Molly gave Alois one last thankful look, before following Lestrade.
"…Good luck…" Alois told them, quietly, although they were getting into the black and yellow car that had pulled up to the curb.
But as it drove away, Alois saw the black remis arrive from the other direction and cut across traffic to take the place of taxi which had already disappeared in to the stream of vehicles.
Once again unable to run away from his problems, Alois could not escape from the two bald and one-mohawked teenagers dressed in black that forced him into their limo.
From the backseat, he stared at the hint of tattoo on the back of the driver's neck, remembering how the image continued into an almost Egyptian-looking black eagle (although the species was called 'golden') and how he'd been the one to tattoo it there.
The teenagers told Alois he was being taken to see his parents but knowing that Jim must have been the one to reveal where he was, Alois wondered if it wasn't really Jim having him brought back to the swamp compound for some sick reason that made sense only to him.
He also wondered if they'd run into Molly and her gray-haired friend along the way.
Through the tinted window beside him (he wasn't going to look at the red mohawked teenager sitting next to him) Alois watched the traffic and city disperse until they were once again on that familiar rural road surrounded by grassland.
But before the remis made the turn onto the dirt road, it stopped.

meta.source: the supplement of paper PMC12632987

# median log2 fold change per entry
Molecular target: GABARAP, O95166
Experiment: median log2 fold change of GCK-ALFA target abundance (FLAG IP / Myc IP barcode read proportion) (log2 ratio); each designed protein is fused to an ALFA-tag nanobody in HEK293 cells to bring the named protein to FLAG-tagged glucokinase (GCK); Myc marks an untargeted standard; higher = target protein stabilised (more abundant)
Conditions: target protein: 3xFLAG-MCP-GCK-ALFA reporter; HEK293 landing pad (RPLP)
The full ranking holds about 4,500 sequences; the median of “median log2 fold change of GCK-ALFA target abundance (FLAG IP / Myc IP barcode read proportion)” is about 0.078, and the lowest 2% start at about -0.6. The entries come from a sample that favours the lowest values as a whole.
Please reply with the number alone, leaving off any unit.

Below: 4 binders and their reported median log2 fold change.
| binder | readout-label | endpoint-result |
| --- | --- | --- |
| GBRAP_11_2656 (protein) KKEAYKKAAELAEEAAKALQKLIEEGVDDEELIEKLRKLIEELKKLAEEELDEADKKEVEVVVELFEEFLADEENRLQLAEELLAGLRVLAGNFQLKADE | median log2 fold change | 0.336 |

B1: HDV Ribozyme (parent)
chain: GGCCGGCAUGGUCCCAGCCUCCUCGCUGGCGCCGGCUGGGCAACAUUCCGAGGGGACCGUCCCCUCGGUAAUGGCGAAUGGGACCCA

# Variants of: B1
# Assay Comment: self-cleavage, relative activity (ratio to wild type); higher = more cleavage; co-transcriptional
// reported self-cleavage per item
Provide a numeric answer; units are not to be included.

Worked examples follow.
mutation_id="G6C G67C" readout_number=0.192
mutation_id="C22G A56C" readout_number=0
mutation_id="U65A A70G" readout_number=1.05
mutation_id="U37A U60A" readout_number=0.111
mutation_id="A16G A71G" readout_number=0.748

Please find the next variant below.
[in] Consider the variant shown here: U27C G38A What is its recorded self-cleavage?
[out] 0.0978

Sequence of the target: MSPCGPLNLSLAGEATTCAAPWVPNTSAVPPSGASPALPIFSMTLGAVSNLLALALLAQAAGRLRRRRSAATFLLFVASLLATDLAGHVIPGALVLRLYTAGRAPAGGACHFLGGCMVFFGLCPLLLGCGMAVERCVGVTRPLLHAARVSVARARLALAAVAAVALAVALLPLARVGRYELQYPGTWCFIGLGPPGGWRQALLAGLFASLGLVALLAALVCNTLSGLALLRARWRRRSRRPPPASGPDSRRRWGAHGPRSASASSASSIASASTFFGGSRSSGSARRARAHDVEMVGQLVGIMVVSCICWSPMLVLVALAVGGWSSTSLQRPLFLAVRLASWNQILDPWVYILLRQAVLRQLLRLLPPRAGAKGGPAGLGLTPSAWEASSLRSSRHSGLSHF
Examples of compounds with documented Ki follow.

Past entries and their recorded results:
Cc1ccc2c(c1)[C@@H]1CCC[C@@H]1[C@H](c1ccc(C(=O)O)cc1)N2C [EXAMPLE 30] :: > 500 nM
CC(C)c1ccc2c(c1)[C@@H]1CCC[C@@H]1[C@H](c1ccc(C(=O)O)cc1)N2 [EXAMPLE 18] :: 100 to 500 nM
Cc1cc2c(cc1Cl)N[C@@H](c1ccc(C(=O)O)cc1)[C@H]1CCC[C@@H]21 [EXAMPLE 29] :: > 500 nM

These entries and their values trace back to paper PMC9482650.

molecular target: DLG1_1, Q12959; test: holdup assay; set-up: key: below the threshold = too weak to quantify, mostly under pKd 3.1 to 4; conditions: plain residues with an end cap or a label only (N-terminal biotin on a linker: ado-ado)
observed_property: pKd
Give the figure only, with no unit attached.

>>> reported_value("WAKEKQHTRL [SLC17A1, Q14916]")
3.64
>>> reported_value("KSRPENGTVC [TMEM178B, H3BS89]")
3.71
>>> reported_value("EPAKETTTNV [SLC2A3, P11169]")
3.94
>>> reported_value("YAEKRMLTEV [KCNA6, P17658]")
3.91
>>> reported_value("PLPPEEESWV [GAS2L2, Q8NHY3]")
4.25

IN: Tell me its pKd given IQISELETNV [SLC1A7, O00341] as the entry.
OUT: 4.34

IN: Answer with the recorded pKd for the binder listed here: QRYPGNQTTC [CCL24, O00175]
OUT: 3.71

Instead of asking why, Alois craned his neck to watch as the three boys exited the black limo and approached a woman standing next to her broken down car.
She waved her phone as if to indicate that it was dead, and then pointed to the open hood of her vehicle, shrugging and shaking her head as if she had no idea how to fix it.
The mohawked teenaged bent to look at the engine and a man appeared from the tall grass to slam it down on him, knocking him out. Just then another man jumped out of the grass, shouting an angry something in English at the first man and then checking to see if the boy was alright.
The boy's two teenaged companions gaped in shock for a moment before rolling up the sleeves of their black uniformed to attack the two gray-jacketed men.
The gray-jacketed woman folded her arms in amusement, looking on as the adult men subdued two skinny teenage boys.
Once all three black-uniformed boys were sleeping soundly in the woman's car, Alois sat frozen in fear because the three attackers were heading straight towards the limo he was inside.
When they opened the doors (the woman and the first man the driver's side and passenger's side, respectively and then the second man the backseat door), the three blinked confusedly at Alois's presence.
Alois raised his arms in surrender.
"Knock him out, too." Moran told John, who was the closest to Alois.
"He's not one of them." John told Moran, gesturing at Alois's light blue uniform.